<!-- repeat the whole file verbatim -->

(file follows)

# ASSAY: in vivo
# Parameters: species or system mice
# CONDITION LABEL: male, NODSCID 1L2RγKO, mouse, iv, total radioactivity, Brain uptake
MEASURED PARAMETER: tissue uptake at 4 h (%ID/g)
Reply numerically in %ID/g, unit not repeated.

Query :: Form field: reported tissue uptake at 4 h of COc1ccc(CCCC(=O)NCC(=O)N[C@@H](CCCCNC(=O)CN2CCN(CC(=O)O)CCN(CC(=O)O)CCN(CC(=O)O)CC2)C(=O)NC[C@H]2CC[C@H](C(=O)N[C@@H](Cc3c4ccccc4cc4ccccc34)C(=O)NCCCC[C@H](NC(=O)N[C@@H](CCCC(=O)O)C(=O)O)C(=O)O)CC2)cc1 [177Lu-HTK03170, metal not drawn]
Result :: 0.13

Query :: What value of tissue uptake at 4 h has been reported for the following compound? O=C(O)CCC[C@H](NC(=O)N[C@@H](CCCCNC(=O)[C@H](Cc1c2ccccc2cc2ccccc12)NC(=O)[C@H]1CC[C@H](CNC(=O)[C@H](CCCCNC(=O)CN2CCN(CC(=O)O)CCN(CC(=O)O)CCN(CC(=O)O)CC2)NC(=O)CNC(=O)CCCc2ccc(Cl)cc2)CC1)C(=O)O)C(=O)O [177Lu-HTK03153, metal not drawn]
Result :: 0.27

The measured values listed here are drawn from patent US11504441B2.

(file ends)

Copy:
# ASSAY: in vivo
# Parameters: species or system mice
# CONDITION LABEL: male, NODSCID 1L2RγKO, mouse, iv, total radioactivity, Brain uptake
MEASURED PARAMETER: tissue uptake at 4 h (%ID/g)
Reply numerically in %ID/g, unit not repeated.

Query :: Form field: reported tissue uptake at 4 h of COc1ccc(CCCC(=O)NCC(=O)N[C@@H](CCCCNC(=O)CN2CCN(CC(=O)O)CCN(CC(=O)O)CCN(CC(=O)O)CC2)C(=O)NC[C@H]2CC[C@H](C(=O)N[C@@H](Cc3c4ccccc4cc4ccccc34)C(=O)NCCCC[C@H](NC(=O)N[C@@H](CCCC(=O)O)C(=O)O)C(=O)O)CC2)cc1 [177Lu-HTK03170, metal not drawn]
Result :: 0.13

Query :: What value of tissue uptake at 4 h has been reported for the following compound? O=C(O)CCC[C@H](NC(=O)N[C@@H](CCCCNC(=O)[C@H](Cc1c2ccccc2cc2ccccc12)NC(=O)[C@H]1CC[C@H](CNC(=O)[C@H](CCCCNC(=O)CN2CCN(CC(=O)O)CCN(CC(=O)O)CCN(CC(=O)O)CC2)NC(=O)CNC(=O)CCCc2ccc(Cl)cc2)CC1)C(=O)O)C(=O)O [177Lu-HTK03153, metal not drawn]
Result :: 0.27

The measured values listed here are drawn from patent US11504441B2.